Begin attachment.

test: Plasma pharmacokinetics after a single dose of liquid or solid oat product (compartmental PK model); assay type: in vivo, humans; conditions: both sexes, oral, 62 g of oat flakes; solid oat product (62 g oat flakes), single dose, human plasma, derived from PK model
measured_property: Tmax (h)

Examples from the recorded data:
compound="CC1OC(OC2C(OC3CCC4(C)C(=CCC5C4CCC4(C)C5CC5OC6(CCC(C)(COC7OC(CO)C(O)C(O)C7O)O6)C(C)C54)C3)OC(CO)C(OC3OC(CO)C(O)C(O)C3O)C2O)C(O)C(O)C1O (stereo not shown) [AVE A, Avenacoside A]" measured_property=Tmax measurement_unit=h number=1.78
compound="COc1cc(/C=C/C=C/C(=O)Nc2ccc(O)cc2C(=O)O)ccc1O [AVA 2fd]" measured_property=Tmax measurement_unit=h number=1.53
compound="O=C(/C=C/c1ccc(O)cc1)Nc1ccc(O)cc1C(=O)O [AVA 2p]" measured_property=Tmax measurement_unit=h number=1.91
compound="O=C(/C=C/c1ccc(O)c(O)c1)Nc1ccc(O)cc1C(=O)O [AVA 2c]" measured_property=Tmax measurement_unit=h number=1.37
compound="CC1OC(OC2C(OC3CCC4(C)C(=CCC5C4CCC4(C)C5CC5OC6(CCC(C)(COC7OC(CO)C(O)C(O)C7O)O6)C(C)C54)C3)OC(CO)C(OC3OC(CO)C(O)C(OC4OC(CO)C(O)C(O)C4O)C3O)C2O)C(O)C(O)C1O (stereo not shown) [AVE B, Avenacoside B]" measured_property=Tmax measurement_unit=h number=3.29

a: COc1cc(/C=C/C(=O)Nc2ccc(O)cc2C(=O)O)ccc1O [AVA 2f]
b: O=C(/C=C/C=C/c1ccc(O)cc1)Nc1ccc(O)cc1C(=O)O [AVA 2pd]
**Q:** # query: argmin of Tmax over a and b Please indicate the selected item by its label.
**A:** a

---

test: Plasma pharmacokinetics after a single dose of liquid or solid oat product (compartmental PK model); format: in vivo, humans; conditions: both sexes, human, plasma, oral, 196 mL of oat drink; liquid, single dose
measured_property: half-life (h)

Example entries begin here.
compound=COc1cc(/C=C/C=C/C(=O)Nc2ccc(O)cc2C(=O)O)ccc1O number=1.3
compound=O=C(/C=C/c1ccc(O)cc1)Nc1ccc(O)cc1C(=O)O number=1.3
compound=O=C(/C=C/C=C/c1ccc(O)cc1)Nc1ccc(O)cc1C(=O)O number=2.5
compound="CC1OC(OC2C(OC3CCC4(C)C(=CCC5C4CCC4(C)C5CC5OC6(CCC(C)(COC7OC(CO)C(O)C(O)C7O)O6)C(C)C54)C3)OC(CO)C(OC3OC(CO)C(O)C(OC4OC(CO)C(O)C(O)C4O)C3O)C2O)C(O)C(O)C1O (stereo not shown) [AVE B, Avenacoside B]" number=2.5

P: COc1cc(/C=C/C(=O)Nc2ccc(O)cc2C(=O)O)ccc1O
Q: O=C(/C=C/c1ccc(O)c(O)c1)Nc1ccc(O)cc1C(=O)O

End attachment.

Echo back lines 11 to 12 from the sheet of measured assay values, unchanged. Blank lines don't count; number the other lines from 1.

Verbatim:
**Q:** # query: argmin of Tmax over a and b Please indicate the selected item by its label.
**A:** a